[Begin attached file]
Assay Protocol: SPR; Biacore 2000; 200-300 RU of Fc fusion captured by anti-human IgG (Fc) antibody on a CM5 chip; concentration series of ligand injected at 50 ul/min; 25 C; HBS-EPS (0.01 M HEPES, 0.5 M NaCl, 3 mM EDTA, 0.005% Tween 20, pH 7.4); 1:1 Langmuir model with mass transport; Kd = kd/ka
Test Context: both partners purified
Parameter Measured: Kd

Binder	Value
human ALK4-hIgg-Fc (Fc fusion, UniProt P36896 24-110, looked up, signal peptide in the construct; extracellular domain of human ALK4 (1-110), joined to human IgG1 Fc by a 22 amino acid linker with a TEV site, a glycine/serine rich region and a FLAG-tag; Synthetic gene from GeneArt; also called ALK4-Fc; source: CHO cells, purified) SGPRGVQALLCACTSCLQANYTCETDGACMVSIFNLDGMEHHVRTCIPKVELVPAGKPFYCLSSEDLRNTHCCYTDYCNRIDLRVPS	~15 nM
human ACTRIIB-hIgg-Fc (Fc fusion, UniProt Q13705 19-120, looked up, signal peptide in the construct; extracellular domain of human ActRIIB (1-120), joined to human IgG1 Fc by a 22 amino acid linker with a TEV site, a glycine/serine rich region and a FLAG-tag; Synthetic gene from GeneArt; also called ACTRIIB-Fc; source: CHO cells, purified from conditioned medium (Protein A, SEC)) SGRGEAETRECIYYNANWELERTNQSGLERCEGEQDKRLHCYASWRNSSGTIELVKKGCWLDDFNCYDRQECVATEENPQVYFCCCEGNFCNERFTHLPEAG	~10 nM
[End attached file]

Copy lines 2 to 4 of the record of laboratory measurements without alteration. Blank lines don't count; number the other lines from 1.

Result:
Test Context: both partners purified
Parameter Measured: Kd

Binder	Value